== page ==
Pursuing the Dream
There’s a young swimmer on every single pool deck around the country that decided that they were going to finally take a leap of faith and join the local swim team. Arriving on the pool deck for the first time, it was apparent that everyone around them was taller, stronger and probably faster. Yet, despite disadvantage and failure staring straight at these young swimmers, a lifetime of achieving goals and dreams had just begun.
This was me. This still is and will always be me.
I, like many other swimmers around the country, know what it’s like to be an undersized athlete. I was always undersized in every sport I every participated in.
I wish I could begin to describe all the different struggles that I faced along the way to achieving my dreams. There was the fear of doing any event longer than a 50. There were kids standing head and shoulders above me. I’ve read, and even heard parents and coaches talk, about how I would never be a great swimmer because I wasn’t tall enough, strong enough, and because I loved to do other sports. But what people didn’t know about me was that I love to prove people wrong. I love to look at them after my successes and send them a mental message that says you will never know what’s inside of me. The truth is being a taller and stronger swimmer helps you swim fast. But the qualities of working hard, improving your skill, and believing in yourself are more important.
Small in Stature, Large in Heart
It’s not just me that has been successful as a shorter athlete. There are other athletes all over the United States that feel the same I do. In fact one of them went to the Olympics with the United States Swim Team with me this year. Claire Donahue is both an amazing swimmer and person, and works incredibly hard at what she does. Recently a teammate said to her “Claire, you’re so small. I don’t see how you can go so fast. Your body type isn’t exactly the best for butterfly.” She told her teammate that it’s all hard work. She pushes herself every day in practice because she is motivated to show that your body type doesn’t always have to be the deciding factor in how fast of a swimmer you are. Her teammate responded by saying: “That’s got to be it; I don’t know what else it could be.” Claire’s teammate is right. A lot of what makes us great swimmers is the drive and motivation to work hard.
Being a big, strong, powerful swimmer seems like it would be most important in sprint events. One of my friends and teammates at Auburn University has proved a sprinter doesn’t have to be built in that fashion. Arianna Vanderpool-Wallace is one of the faster swimmers ever. In fact, no swimmer in the NCAA has ever been faster than Anna in the 100 free. Anna, like Claire, me and lots other swimmers around the world knows exactly what it feel like to stand next to competition and feel like you are looking straight up.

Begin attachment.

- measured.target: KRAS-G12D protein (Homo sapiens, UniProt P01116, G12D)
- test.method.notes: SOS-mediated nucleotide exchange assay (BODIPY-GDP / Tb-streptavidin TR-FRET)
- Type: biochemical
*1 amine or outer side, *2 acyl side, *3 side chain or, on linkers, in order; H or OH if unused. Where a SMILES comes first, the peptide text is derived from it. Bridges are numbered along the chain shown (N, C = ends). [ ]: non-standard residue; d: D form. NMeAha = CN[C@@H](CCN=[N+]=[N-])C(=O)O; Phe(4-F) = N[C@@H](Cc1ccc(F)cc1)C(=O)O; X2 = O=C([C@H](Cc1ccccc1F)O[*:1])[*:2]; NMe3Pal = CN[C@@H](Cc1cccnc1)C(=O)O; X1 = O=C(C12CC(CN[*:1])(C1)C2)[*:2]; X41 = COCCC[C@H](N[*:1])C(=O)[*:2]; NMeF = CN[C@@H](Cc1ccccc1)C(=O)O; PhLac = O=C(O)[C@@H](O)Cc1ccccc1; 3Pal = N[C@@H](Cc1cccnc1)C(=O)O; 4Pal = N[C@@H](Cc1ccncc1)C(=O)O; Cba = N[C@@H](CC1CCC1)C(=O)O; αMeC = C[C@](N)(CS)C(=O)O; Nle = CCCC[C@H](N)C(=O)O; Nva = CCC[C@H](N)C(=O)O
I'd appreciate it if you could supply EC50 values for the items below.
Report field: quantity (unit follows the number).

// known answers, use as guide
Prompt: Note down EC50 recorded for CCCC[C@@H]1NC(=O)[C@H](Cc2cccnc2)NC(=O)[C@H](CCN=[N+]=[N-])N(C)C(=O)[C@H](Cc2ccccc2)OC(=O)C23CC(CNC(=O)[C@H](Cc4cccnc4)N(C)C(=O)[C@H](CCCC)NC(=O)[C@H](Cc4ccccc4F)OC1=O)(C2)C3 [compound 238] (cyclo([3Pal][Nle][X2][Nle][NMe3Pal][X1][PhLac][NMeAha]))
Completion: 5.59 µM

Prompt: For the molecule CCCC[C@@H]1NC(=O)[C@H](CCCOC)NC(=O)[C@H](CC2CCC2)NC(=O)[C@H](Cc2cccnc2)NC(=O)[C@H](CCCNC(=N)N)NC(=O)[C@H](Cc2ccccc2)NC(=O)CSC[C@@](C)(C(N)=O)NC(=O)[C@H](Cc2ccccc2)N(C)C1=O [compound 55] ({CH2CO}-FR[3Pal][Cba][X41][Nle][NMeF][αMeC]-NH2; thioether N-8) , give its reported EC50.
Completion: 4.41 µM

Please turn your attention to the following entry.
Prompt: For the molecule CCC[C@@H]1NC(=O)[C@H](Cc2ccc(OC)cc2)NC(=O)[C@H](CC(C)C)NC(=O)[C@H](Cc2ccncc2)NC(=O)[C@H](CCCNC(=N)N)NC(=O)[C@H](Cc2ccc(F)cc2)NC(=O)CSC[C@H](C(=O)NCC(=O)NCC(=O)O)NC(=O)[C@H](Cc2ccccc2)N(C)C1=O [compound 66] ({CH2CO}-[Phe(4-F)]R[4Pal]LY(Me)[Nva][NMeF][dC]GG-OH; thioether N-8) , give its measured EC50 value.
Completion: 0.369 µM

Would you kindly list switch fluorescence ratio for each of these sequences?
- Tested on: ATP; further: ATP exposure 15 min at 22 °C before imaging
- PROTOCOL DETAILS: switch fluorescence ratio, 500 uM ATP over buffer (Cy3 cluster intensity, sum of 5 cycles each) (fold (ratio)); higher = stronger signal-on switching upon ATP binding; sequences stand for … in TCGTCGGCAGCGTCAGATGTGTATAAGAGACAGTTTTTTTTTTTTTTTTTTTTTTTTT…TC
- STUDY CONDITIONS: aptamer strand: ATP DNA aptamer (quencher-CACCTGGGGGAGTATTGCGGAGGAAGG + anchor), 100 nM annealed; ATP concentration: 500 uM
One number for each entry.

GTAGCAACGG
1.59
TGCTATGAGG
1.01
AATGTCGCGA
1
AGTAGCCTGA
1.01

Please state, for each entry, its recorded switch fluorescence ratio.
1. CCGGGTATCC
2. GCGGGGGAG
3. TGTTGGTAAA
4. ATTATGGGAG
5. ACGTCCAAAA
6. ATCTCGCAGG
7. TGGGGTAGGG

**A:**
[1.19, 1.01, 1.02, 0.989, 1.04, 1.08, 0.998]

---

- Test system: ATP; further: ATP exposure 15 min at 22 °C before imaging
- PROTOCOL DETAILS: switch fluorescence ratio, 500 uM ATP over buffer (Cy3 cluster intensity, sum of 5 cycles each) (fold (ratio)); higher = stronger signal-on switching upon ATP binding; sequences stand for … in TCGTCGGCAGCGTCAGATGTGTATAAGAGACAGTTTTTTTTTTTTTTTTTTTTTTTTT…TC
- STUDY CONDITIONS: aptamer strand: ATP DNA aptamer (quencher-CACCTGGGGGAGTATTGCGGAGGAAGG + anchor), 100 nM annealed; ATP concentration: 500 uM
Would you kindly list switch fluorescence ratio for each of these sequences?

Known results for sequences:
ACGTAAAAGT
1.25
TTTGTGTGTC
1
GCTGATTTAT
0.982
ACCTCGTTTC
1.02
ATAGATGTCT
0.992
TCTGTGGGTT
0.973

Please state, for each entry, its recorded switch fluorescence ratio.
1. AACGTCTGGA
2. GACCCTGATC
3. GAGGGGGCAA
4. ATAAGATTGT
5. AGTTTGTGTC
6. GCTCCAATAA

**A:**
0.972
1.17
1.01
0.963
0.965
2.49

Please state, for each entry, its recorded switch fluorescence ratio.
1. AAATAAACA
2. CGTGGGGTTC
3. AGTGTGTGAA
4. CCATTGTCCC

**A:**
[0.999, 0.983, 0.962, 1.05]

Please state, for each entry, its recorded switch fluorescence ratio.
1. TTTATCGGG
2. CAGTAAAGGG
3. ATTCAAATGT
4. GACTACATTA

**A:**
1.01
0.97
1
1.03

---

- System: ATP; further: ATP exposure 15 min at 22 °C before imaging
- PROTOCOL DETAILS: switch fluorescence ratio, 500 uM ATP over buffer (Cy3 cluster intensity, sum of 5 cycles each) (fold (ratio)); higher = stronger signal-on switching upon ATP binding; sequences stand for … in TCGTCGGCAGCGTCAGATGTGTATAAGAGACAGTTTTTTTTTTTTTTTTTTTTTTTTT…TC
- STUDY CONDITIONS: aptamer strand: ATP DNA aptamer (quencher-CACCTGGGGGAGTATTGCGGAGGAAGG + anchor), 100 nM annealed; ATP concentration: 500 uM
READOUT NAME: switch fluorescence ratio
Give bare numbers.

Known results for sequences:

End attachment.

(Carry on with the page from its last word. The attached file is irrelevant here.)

Anna describes it best when she told me, “As a female sprinter, being below 5’10” is unheard of. To march out to the blocks at 5’6”, several inches shorter than your competition is intimidating, but at the same time it motivates me. I am out there for all the other swimmers that are told that they can’t do it because of their height or stature. There may be swimmers that are built in the way that is ideal, but that isn’t all that swimming is about. To me athletics are all about hard work and determination, the people that stand above the rest are those that work to get there. So every time someone tells me I am too short, I am urged to work that much harder to prove everyone wrong.”
Beating the Odds
To me, the most obvious and glaring similarity between Anna, Claire, and myself is that we take our disadvantage to motivate us. The easy thing to do when someone says something negative to you is to allow what they say to stay negative. The harder thing to do is to take that negative comment and turn it into motivation. A lot of times, the reason we try to be great at swimming is because we want to make someone else happy or impress someone else. Thinking in that manner can only take you so far. In order for you to be successful as an athlete you have to find the motivation from within. For swimmers like Anna, Claire, and myself the motivation comes by proving to ourselves that we can work really hard and beat the odds despite our stature. We want to be successful because we believe in ourselves. We want to be the best at what we do, and we aren’t going to let a small disadvantage like height stop us from being great.
Being a swimmer means that you are a part of a community and a sport that allows you to get close and interact with the very best in the world. Young athletes get to look up to and learn from those who have gone through the struggles in order to be great. Being a swimmer and being in that same community means that the best athletes in the world get the opportunity to constantly remind themselves of where they came from. We see our personalities and our struggles in the way that young swimmers still act around a pool. Some of us are built to be big strong powerful swimmers; other are built smaller. But all swimmers from the kid that just walked on the pool deck for the first time to the seasoned veteran all have to work really hard to chase their dreams and prove doubters wrong. We share a common ground that no one can ever take away. That is why I am like you now and forever.